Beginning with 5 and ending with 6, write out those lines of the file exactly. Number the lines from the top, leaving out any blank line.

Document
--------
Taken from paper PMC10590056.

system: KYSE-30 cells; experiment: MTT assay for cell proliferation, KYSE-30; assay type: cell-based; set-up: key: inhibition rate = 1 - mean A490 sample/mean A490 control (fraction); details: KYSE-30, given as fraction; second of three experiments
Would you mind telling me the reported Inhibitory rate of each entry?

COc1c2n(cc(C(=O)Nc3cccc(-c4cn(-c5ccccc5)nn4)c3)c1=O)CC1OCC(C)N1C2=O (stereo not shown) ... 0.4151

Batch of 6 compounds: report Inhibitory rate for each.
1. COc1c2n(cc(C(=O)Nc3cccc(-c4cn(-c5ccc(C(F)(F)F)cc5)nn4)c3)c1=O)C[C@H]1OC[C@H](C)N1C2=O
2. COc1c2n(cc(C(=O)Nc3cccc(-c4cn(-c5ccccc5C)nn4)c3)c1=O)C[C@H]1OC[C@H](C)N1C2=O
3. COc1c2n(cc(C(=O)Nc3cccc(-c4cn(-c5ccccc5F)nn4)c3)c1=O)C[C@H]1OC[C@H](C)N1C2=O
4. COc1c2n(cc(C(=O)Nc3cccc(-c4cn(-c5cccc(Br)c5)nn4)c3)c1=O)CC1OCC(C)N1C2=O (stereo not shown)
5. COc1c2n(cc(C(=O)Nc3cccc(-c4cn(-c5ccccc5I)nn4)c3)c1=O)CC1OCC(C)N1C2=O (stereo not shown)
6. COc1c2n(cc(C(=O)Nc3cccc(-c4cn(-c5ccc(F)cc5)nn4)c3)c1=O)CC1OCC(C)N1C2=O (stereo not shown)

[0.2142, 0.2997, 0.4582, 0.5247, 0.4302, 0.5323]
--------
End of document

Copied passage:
Batch of 6 compounds: report Inhibitory rate for each.
1. COc1c2n(cc(C(=O)Nc3cccc(-c4cn(-c5ccc(C(F)(F)F)cc5)nn4)c3)c1=O)C[C@H]1OC[C@H](C)N1C2=O